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Weekend Reads: 2017’s Best Books, Help Your Kids Build a Positive Online Profile and An Exercise in Cruelty

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Happy Weekend Readers! I hope have survived the first week of our long national nightmare. I suggest taking your whiskey neat and keeping your dander up for the next four to eight years. I’m exhausted and hung over thinking about it.

The American Library Association has revealed the winners  of the best books for children and young adults. The John Newberry medal  goes to  The Girl Who Drank the Moon by Kelly Barnhill. The Randolph Caldecott Medal for most distinguished American picture book for children goes to  Radiant Child: The Story of Young Artist Jean-Michael Basquiat. Written and illustrated by Javaka Steptoe. These and many other works were recognized for excellence in children’s literature. Check them out!

Your kids are going to have an online identity, it is an inevitability in this digital age. Devishobha Ramanan at parent.co  has an excellent guide to help them to create a positive online experience.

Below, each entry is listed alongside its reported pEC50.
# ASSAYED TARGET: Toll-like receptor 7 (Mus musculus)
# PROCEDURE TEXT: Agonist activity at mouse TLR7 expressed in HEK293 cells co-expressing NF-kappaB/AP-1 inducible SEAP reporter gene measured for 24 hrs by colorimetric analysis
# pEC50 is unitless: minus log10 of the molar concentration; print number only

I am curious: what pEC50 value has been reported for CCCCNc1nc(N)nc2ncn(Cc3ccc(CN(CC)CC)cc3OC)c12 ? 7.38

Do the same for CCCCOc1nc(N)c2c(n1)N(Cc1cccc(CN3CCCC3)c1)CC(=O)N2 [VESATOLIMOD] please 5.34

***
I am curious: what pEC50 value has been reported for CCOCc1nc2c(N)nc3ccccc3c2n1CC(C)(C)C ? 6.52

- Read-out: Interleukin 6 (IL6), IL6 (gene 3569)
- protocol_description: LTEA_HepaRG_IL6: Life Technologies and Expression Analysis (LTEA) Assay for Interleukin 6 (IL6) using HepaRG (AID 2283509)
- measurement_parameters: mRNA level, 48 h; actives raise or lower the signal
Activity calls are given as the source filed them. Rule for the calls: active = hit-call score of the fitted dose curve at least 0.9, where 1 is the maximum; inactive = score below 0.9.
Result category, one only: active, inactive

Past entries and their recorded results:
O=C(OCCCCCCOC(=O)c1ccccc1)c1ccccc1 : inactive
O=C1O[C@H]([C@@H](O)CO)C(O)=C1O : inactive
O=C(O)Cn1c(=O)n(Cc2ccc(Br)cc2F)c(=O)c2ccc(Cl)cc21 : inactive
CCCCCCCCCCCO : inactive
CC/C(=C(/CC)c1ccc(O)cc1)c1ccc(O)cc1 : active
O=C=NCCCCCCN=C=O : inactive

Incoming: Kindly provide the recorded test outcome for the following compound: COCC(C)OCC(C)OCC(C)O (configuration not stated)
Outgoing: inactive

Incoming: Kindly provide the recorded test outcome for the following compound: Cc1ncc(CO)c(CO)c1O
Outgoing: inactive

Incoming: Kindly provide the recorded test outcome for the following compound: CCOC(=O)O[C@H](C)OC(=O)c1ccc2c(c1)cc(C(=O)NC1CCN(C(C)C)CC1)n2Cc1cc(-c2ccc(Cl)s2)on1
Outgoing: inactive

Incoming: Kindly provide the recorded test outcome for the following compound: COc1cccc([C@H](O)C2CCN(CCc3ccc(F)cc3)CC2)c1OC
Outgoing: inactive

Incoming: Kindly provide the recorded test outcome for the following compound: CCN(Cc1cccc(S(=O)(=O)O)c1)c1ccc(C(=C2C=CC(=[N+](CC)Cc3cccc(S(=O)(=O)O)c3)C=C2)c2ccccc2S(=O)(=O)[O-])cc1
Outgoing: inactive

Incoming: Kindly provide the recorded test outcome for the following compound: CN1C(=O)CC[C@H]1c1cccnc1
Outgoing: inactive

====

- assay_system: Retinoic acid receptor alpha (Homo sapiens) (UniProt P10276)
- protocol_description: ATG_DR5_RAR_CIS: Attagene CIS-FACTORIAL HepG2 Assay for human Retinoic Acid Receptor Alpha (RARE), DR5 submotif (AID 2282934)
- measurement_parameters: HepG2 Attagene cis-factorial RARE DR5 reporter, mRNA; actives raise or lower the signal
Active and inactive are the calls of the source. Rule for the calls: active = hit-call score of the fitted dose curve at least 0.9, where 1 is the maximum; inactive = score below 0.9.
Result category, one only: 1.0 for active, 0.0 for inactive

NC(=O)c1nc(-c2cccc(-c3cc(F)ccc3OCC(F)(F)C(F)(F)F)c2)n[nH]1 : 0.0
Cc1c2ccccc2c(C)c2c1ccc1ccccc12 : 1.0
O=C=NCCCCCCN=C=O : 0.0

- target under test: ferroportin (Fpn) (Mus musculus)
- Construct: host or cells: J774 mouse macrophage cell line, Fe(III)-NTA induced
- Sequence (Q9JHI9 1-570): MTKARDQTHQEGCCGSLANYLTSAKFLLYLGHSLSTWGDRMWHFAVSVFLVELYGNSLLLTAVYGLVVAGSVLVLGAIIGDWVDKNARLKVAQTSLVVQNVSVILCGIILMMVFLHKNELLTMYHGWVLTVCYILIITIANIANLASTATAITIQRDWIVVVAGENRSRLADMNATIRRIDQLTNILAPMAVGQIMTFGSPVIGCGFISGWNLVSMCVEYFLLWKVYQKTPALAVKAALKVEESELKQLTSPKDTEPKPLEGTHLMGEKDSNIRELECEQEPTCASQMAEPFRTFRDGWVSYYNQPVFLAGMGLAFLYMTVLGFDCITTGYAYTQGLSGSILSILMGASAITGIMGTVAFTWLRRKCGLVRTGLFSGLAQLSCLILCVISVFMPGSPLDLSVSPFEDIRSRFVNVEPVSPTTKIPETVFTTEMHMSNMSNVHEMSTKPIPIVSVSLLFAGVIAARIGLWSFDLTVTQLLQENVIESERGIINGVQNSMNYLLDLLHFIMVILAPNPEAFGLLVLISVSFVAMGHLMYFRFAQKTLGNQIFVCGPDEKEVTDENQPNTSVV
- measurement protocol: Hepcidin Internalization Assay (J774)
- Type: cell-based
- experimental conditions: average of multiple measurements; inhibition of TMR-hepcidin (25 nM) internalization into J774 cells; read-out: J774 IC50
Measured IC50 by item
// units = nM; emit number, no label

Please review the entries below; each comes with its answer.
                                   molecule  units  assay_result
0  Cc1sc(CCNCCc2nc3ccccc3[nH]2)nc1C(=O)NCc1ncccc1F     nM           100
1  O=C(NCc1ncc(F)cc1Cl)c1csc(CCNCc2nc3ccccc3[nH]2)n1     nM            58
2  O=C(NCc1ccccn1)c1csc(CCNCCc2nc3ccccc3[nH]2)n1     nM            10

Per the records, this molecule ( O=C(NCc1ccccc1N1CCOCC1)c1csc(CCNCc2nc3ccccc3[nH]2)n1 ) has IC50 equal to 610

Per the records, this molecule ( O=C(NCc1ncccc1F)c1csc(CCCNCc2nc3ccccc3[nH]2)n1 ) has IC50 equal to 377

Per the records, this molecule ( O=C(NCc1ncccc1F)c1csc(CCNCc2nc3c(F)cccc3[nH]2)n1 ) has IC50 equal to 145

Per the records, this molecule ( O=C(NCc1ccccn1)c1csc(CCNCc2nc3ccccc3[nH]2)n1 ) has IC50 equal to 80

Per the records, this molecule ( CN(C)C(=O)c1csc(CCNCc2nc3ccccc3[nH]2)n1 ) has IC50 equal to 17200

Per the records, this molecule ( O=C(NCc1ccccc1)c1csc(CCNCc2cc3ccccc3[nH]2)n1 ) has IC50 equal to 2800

Speaking of online experiences, in the age of #alternativefacts and clickbait sites, here are the best tips for avoiding fake news in the age of Trump.

For instance, this isn’t fake news… Rep. Mick Mulvaney, Trump’s nominee for director of Office of Management and Budget didn’t pay taxes to the tune of $15,000 for the nanny he hired to help his wife with their triplets… for three years. His excuse? He didn’t consider what she was doing real work.

Most marches on Washington are about politics, the Women’s March was also about parenting.

We’ve come a long way in helping kids with autism and their parents in the last decade. 

By the way, the Washington Post’s On Parenting  newsletter has been invaluable lately. And they are also doing awesome coverage of the Trump administration. Quality journalism  is more important than ever . If you can afford it I recommend a digital subscription. It is well worth it.

Donald Trump’s refugee ban is an exercise in government cruelty.   But it can be resisted… we have done it before, we can do it again.

On a lighter note… this is a thing… that you could do… should do…

Featured Image Credit: Galaxy Quest

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